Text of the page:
Guest blog by: Michael Flynn, Coastal Advocate, and Sarah Bodin, Coastal Restoration Specialist, of the North Carolina Coastal Federation
The roar of four generators was a sound that Sarah Bodin, Coastal Restoration Specialist with the North Carolina Coastal Federation (federation), never thought she would be so happy to hear. The Commercial Diving Division crew under Moran Environmental Recovery (MER), along with a local subcontractor, were working diligently on a sailboat, Rolling on the River, that became lodged on top of a piling during Hurricane Florence. More than two and a half years later, with its bow still up in the air, the din of the generators announced they were ready to address the widespread issue of abandoned and derelict vessels (ADVs) littering the coast. For the town of Oriental, North Carolina, it meant another step forward in moving on from the devastation caused by Florence.
Rolling on the River had been abandoned by its owner after the storm. With no funding, or rights for its removal, it had become a fixture on the landscape of Oriental, along with several others. This sailboat was just one of hundreds of vessels damaged during Hurricane Florence and left abandoned or derelict along the coast. These vessels persist in the environment as marine debris and pose environmental, health, and economic risks to the coast.
For the first time ever, North Carolina is mounting a comprehensive effort to address and remove ADVs that blight the coast. Federal, state, and local partners, the Division of Coastal Management (NCDCM), the Wildlife Resources Commission (NCWRC), the federation, and multiple funders, along with support from the North Carolina General Assembly, have come together to take the first important steps.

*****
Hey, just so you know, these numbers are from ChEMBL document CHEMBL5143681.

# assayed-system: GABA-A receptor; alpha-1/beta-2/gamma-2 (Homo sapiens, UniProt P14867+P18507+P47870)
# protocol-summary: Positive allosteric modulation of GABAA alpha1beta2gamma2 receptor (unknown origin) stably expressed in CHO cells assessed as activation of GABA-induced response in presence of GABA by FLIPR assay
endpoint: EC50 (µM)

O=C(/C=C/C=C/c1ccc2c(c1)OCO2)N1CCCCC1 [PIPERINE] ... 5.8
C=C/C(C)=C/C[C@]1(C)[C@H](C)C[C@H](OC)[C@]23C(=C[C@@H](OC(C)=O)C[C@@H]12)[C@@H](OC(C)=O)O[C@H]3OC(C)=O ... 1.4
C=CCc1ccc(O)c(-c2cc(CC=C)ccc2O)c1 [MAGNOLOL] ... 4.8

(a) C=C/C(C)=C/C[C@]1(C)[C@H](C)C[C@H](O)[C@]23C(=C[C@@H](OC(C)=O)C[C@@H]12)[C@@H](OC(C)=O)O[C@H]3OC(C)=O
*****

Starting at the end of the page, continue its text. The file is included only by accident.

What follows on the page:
Building on the United States Coast Guard’s existing documentation of derelict vessels in the aftermath of Hurricane Florence, NCDCM, NCWRC, and the federation have assessed and documented a subset of abandoned vessels targeted for removal. With funding support from NOAA’s Marine Debris Program, the National Fish and Wildlife Foundation, and the United States Department of Agriculture Natural Resources Conservation Service, the federation will oversee the removal of over 80 vessels from North Carolina’s central and southeastern regions and from the Albemarle-Pamlico estuary and Outer Banks. Removal of these vessels is of the utmost importance in order to clear navigational hazards and reduce any remaining pollution impacts on oyster reefs, submerged aquatic vegetation, coastal wetlands, and other important coastal habitats.
Back on the Oriental waterfront, the crew has spent the past four hours cutting the piling, securing the sailboat with winches, patching the hull, and slowly lowering the bow of Rolling on the River down into the water. As the final steps of the tedious removal are completed, Sarah and the other observers hold their breath. Over the sounds of the winch cables, they hear a splash from the hull as it’s released and dropped to the water, and everyone erupts into a chorus of clapping. With the crew covered in sweat and the smell of marsh mud pumped from the vessel still lingering in the air, there are smiles on everyone’s faces. Rolling on the River is finally free from its precarious perch on the pilings and ready to be hauled from the marina. “Now comes the easy part,” says one of the MER crew members.
The Rolling on the River removal is among the first of 2021 that will be overseen by the North Carolina Coastal Federation. The federation is also partnering with NCWRC to engage legislative staff and members in promoting a permanent abandoned and derelict vessel program. This important step forward was made possible after Governor Cooper approved final legislation that updated authorizing language to allow NCWRC to remove storm-related vessels littering the coast. To learn about the progress of this work and the federation’s vision of a coast that is free of marine debris, visit the federation’s website.